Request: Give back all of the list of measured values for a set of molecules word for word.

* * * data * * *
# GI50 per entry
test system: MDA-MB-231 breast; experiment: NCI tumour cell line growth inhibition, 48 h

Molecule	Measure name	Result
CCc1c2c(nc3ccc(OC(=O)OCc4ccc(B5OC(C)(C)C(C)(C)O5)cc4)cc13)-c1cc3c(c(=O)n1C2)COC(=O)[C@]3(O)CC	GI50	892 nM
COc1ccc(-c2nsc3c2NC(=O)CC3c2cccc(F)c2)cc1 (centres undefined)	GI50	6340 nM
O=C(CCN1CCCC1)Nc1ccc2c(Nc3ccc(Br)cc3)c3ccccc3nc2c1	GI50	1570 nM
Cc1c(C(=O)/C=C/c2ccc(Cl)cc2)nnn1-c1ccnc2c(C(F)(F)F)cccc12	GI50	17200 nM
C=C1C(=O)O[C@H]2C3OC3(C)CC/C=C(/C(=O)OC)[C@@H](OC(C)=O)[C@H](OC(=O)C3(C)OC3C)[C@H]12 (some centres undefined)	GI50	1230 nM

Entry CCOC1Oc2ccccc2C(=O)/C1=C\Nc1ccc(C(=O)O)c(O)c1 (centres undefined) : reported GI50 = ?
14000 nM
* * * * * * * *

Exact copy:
# GI50 per entry
test system: MDA-MB-231 breast; experiment: NCI tumour cell line growth inhibition, 48 h

Molecule	Measure name	Result
CCc1c2c(nc3ccc(OC(=O)OCc4ccc(B5OC(C)(C)C(C)(C)O5)cc4)cc13)-c1cc3c(c(=O)n1C2)COC(=O)[C@]3(O)CC	GI50	892 nM
COc1ccc(-c2nsc3c2NC(=O)CC3c2cccc(F)c2)cc1 (centres undefined)	GI50	6340 nM
O=C(CCN1CCCC1)Nc1ccc2c(Nc3ccc(Br)cc3)c3ccccc3nc2c1	GI50	1570 nM
Cc1c(C(=O)/C=C/c2ccc(Cl)cc2)nnn1-c1ccnc2c(C(F)(F)F)cccc12	GI50	17200 nM
C=C1C(=O)O[C@H]2C3OC3(C)CC/C=C(/C(=O)OC)[C@@H](OC(C)=O)[C@H](OC(=O)C3(C)OC3C)[C@H]12 (some centres undefined)	GI50	1230 nM

Entry CCOC1Oc2ccccc2C(=O)/C1=C\Nc1ccc(C(=O)O)c(O)c1 (centres undefined) : reported GI50 = ?
14000 nM